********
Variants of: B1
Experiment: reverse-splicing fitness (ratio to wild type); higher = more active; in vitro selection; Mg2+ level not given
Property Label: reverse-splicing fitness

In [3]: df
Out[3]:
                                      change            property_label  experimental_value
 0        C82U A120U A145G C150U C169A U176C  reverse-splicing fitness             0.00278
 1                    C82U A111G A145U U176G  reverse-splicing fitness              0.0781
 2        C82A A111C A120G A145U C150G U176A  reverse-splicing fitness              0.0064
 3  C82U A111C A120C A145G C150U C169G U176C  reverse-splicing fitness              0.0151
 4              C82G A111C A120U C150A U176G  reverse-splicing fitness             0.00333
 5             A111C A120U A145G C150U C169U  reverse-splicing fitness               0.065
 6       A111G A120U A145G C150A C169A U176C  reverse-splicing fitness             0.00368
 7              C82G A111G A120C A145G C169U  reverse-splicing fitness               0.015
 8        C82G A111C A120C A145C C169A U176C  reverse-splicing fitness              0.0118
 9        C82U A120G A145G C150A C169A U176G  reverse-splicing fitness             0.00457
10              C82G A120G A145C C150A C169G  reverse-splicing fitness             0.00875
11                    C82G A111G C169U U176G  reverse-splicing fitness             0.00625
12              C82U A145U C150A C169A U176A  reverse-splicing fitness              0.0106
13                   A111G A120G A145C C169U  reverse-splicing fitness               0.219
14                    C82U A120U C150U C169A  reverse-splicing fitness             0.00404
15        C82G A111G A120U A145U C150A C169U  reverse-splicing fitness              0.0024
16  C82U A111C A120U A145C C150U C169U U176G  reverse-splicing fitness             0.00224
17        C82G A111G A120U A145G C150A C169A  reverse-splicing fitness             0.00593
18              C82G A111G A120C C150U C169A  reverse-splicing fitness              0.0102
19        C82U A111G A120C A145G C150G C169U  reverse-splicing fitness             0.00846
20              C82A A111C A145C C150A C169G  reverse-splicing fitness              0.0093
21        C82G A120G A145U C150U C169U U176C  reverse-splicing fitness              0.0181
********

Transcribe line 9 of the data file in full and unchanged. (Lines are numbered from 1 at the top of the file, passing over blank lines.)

 2        C82A A111C A120G A145U C150G U176A  reverse-splicing fitness              0.0064